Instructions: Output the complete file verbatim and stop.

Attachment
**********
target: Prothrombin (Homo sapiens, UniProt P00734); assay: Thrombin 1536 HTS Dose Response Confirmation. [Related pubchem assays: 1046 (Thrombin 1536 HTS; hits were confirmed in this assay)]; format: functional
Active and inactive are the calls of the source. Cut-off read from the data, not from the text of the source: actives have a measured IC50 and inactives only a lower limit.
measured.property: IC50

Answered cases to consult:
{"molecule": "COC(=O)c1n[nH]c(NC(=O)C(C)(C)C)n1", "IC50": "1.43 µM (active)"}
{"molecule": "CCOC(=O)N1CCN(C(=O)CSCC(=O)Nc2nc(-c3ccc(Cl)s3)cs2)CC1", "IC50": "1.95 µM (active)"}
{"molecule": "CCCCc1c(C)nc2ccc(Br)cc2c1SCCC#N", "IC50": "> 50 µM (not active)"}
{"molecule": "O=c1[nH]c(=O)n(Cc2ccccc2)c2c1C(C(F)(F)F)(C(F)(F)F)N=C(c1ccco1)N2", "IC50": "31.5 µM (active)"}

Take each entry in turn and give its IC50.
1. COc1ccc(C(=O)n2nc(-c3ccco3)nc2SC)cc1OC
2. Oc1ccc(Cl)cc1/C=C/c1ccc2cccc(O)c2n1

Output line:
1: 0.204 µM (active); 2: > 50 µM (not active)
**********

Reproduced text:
target: Prothrombin (Homo sapiens, UniProt P00734); assay: Thrombin 1536 HTS Dose Response Confirmation. [Related pubchem assays: 1046 (Thrombin 1536 HTS; hits were confirmed in this assay)]; format: functional
Active and inactive are the calls of the source. Cut-off read from the data, not from the text of the source: actives have a measured IC50 and inactives only a lower limit.
measured.property: IC50

Answered cases to consult:
{"molecule": "COC(=O)c1n[nH]c(NC(=O)C(C)(C)C)n1", "IC50": "1.43 µM (active)"}
{"molecule": "CCOC(=O)N1CCN(C(=O)CSCC(=O)Nc2nc(-c3ccc(Cl)s3)cs2)CC1", "IC50": "1.95 µM (active)"}
{"molecule": "CCCCc1c(C)nc2ccc(Br)cc2c1SCCC#N", "IC50": "> 50 µM (not active)"}
{"molecule": "O=c1[nH]c(=O)n(Cc2ccccc2)c2c1C(C(F)(F)F)(C(F)(F)F)N=C(c1ccco1)N2", "IC50": "31.5 µM (active)"}

Take each entry in turn and give its IC50.
1. COc1ccc(C(=O)n2nc(-c3ccco3)nc2SC)cc1OC
2. Oc1ccc(Cl)cc1/C=C/c1ccc2cccc(O)c2n1

Output line:
1: 0.204 µM (active); 2: > 50 µM (not active)